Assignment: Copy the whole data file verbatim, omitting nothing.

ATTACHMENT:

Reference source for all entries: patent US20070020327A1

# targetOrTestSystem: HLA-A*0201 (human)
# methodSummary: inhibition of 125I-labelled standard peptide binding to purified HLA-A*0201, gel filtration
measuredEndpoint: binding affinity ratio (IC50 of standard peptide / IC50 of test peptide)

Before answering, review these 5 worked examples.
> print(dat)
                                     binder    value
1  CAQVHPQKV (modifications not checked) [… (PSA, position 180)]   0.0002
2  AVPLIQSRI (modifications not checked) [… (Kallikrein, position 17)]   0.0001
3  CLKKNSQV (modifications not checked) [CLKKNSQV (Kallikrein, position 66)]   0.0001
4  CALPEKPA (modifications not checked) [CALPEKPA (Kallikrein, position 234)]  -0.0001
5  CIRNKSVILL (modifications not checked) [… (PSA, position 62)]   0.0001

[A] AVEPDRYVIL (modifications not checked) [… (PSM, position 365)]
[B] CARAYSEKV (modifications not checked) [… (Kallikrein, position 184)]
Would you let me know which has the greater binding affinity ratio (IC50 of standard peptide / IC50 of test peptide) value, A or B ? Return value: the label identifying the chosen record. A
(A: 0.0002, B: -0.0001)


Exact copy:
Reference source for all entries: patent US20070020327A1

# targetOrTestSystem: HLA-A*0201 (human)
# methodSummary: inhibition of 125I-labelled standard peptide binding to purified HLA-A*0201, gel filtration
measuredEndpoint: binding affinity ratio (IC50 of standard peptide / IC50 of test peptide)

Before answering, review these 5 worked examples.
> print(dat)
                                     binder    value
1  CAQVHPQKV (modifications not checked) [… (PSA, position 180)]   0.0002
2  AVPLIQSRI (modifications not checked) [… (Kallikrein, position 17)]   0.0001
3  CLKKNSQV (modifications not checked) [CLKKNSQV (Kallikrein, position 66)]   0.0001
4  CALPEKPA (modifications not checked) [CALPEKPA (Kallikrein, position 234)]  -0.0001
5  CIRNKSVILL (modifications not checked) [… (PSA, position 62)]   0.0001

[A] AVEPDRYVIL (modifications not checked) [… (PSM, position 365)]
[B] CARAYSEKV (modifications not checked) [… (Kallikrein, position 184)]
Would you let me know which has the greater binding affinity ratio (IC50 of standard peptide / IC50 of test peptide) value, A or B ? Return value: the label identifying the chosen record. A
(A: 0.0002, B: -0.0001)